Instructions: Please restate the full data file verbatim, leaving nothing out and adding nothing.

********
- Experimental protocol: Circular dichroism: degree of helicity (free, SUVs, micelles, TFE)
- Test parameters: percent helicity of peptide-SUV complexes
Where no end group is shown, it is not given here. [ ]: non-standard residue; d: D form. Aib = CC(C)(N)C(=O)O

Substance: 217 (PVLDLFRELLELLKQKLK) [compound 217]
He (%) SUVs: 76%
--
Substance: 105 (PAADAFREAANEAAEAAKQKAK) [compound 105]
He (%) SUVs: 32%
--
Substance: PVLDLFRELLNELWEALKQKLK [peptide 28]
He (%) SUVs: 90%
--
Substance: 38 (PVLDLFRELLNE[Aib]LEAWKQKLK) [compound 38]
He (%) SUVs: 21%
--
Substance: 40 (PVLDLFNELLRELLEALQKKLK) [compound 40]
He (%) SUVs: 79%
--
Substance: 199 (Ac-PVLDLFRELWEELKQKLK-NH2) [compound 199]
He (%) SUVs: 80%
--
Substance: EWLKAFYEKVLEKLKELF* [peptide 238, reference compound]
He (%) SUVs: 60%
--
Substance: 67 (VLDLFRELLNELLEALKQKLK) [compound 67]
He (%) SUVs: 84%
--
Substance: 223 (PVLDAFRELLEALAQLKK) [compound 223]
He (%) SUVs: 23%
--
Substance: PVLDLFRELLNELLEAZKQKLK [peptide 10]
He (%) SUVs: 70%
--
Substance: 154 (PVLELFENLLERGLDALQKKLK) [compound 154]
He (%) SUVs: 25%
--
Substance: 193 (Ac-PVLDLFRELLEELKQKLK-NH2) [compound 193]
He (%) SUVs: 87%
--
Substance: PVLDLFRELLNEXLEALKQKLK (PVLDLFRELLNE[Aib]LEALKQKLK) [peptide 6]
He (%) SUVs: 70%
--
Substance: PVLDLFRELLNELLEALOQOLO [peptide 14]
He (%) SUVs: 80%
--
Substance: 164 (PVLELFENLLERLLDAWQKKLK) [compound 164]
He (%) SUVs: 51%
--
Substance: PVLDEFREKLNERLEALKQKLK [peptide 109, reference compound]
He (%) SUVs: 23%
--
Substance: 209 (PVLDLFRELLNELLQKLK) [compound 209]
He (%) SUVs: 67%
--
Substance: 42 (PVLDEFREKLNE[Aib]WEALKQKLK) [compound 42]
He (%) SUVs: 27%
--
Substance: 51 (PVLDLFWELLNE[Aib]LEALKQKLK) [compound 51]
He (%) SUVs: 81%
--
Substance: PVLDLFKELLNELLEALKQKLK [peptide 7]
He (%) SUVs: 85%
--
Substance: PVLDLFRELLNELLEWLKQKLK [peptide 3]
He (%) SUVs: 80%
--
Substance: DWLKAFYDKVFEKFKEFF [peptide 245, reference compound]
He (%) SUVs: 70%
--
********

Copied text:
- Experimental protocol: Circular dichroism: degree of helicity (free, SUVs, micelles, TFE)
- Test parameters: percent helicity of peptide-SUV complexes
Where no end group is shown, it is not given here. [ ]: non-standard residue; d: D form. Aib = CC(C)(N)C(=O)O

Substance: 217 (PVLDLFRELLELLKQKLK) [compound 217]
He (%) SUVs: 76%
--
Substance: 105 (PAADAFREAANEAAEAAKQKAK) [compound 105]
He (%) SUVs: 32%
--
Substance: PVLDLFRELLNELWEALKQKLK [peptide 28]
He (%) SUVs: 90%
--
Substance: 38 (PVLDLFRELLNE[Aib]LEAWKQKLK) [compound 38]
He (%) SUVs: 21%
--
Substance: 40 (PVLDLFNELLRELLEALQKKLK) [compound 40]
He (%) SUVs: 79%
--
Substance: 199 (Ac-PVLDLFRELWEELKQKLK-NH2) [compound 199]
He (%) SUVs: 80%
--
Substance: EWLKAFYEKVLEKLKELF* [peptide 238, reference compound]
He (%) SUVs: 60%
--
Substance: 67 (VLDLFRELLNELLEALKQKLK) [compound 67]
He (%) SUVs: 84%
--
Substance: 223 (PVLDAFRELLEALAQLKK) [compound 223]
He (%) SUVs: 23%
--
Substance: PVLDLFRELLNELLEAZKQKLK [peptide 10]
He (%) SUVs: 70%
--
Substance: 154 (PVLELFENLLERGLDALQKKLK) [compound 154]
He (%) SUVs: 25%
--
Substance: 193 (Ac-PVLDLFRELLEELKQKLK-NH2) [compound 193]
He (%) SUVs: 87%
--
Substance: PVLDLFRELLNEXLEALKQKLK (PVLDLFRELLNE[Aib]LEALKQKLK) [peptide 6]
He (%) SUVs: 70%
--
Substance: PVLDLFRELLNELLEALOQOLO [peptide 14]
He (%) SUVs: 80%
--
Substance: 164 (PVLELFENLLERLLDAWQKKLK) [compound 164]
He (%) SUVs: 51%
--
Substance: PVLDEFREKLNERLEALKQKLK [peptide 109, reference compound]
He (%) SUVs: 23%
--
Substance: 209 (PVLDLFRELLNELLQKLK) [compound 209]
He (%) SUVs: 67%
--
Substance: 42 (PVLDEFREKLNE[Aib]WEALKQKLK) [compound 42]
He (%) SUVs: 27%
--
Substance: 51 (PVLDLFWELLNE[Aib]LEALKQKLK) [compound 51]
He (%) SUVs: 81%
--
Substance: PVLDLFKELLNELLEALKQKLK [peptide 7]
He (%) SUVs: 85%
--
Substance: PVLDLFRELLNELLEWLKQKLK [peptide 3]
He (%) SUVs: 80%
--
Substance: DWLKAFYDKVFEKFKEFF [peptide 245, reference compound]
He (%) SUVs: 70%
--